My plan from the beginning was to reproduce the collage for the Papergirl Vancouver project in black and white, which meant the papers I used would need to be a variety of patterns, but similar in value and tone. My solution was to use security envelope linings, of which I have quite a few collected.
Having cut up my traced and numbered drawing (see previous post), I started working from the background to the foreground. I laid each numbered template piece onto the selected envelope lining, being careful to match the top edge of the piece exactly but extending the bottom edge so there'd be something to glue the next layer onto.
The North Shore mountains were easy, and once I had them in place I could feel my confidence growing that my idea was going to work! Next I put in the forests of Stanley Park, and then moved east along the cityscape, putting skyscrapers in the background and layering lower buildings in front of them. There's no way I could be even close to accurate about the buildings given the scale I was working in, but I was highly amused to find an envelope lining from Telus (one of BC's largest phone companies) in my collection, so there is a Telus Building. The building just behind the Telus building is made from an envelope lining from the Hudson's Bay Company (thanks, Rose!), and if you know anything about Canadian history, you'll know why having an HBC building is very apropos.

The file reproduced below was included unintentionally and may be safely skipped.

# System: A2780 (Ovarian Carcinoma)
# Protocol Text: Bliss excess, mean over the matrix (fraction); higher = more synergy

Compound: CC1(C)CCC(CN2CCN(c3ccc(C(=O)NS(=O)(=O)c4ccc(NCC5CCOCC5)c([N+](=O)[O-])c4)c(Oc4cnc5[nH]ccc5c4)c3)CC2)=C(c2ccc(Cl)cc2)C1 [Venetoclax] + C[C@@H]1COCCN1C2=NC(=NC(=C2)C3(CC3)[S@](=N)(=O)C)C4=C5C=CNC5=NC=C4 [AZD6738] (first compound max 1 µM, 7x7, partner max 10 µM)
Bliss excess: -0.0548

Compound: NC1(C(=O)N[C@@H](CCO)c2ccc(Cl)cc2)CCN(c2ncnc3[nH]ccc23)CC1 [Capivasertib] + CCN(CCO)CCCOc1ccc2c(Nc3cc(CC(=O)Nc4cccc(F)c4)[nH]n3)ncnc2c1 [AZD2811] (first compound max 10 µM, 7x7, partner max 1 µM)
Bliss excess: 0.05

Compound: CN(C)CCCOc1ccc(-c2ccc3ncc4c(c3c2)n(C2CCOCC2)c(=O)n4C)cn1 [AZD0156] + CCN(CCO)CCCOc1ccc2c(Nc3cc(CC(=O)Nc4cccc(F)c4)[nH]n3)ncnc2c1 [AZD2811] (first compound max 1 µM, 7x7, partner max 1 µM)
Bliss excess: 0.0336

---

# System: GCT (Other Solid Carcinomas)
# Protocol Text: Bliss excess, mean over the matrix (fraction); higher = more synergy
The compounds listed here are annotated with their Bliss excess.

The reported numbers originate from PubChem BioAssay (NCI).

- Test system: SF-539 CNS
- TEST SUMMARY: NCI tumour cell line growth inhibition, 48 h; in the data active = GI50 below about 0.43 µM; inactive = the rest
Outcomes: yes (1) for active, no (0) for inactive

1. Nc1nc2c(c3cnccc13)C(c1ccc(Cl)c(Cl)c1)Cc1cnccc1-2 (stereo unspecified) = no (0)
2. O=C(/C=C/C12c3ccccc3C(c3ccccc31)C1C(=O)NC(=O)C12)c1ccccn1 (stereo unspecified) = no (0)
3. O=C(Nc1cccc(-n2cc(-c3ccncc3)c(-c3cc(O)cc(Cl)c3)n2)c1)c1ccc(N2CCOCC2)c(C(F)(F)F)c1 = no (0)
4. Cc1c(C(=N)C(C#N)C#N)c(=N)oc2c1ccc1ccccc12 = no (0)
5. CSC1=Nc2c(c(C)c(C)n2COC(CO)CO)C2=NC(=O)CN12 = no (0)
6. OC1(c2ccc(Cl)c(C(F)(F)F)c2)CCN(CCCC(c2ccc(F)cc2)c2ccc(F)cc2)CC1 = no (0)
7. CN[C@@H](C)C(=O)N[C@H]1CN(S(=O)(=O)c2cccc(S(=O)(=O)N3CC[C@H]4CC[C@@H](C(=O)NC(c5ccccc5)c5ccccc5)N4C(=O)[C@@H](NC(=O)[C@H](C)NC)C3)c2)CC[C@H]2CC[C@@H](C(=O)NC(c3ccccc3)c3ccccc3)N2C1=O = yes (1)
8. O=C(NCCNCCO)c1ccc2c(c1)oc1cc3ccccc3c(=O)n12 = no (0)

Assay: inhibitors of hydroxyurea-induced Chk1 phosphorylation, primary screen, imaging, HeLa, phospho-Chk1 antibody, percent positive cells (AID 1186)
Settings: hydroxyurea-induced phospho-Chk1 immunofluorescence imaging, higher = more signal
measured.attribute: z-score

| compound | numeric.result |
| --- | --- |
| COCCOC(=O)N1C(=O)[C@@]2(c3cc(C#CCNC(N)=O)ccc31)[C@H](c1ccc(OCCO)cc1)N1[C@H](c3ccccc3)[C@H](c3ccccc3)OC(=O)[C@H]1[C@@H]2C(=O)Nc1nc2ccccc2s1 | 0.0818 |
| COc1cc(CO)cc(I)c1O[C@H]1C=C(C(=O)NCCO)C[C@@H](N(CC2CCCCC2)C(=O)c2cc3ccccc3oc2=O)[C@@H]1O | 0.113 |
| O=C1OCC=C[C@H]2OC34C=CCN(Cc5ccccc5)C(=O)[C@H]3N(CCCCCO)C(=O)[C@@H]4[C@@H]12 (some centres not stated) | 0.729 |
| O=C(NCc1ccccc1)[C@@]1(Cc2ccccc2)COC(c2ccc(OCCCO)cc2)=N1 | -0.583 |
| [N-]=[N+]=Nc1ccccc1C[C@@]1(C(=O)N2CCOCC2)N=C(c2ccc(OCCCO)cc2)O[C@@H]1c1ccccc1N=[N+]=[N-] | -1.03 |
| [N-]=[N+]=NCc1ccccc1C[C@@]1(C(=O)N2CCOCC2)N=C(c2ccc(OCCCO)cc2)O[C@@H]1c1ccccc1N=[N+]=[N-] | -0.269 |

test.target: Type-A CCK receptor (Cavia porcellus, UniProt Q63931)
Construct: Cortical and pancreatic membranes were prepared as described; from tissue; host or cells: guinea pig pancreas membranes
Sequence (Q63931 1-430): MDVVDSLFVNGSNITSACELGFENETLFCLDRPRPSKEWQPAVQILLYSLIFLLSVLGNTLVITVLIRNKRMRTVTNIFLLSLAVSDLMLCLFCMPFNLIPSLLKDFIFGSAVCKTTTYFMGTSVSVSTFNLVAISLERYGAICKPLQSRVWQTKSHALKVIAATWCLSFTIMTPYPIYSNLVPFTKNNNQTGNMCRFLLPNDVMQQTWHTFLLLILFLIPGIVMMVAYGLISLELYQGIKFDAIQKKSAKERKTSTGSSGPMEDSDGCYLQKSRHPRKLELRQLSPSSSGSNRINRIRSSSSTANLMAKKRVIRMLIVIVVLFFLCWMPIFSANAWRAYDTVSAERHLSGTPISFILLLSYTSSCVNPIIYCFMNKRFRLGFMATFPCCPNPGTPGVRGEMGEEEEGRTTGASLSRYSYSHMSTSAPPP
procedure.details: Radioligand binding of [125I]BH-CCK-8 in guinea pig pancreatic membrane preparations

The waves on English Bay are made with a series of lumpy almost concentric half ovals, starting with the largest on the bottom, and then all glued down at once, covering up the edges of the forest and the city. In the foreground, a path from a grass and shrubbery-edged manicured lawn leads down to the sandy beach.
Although I'd planned the cloud from the very beginning, I came across a zigzag lightning envelope lining that seemed oh so appropriate for how quickly the weather can turn here (yes, it can rain on a moment's notice!).
When it was all finished I realized the North Shore mountains needed *a little something* to break up their dark dominance, and while a few little snips of white would've given me seagulls, I thought if I was viewing the city from Jericho Beach or Spanish Banks (surely the location from whence this scene is viewed), what I'd mostly likely see is a floatplane headed for Burrard Inlet on the other side of Stanley Park. It took a few tries to get it down to a small size (it should probably be smaller, but my fingers kept getting in the way of the scissors) , and adding white wings made it uber-recognizable as a plane.
I'm just so tickled at how it turned out. I don't think I ever got from concept to completion on anything quite as fast as this (approx 8 hours), and it's something I'm happy to contribute to the Papergirl Vancouver project. If you live in Vancouver, keep an eye out for girls on bikes!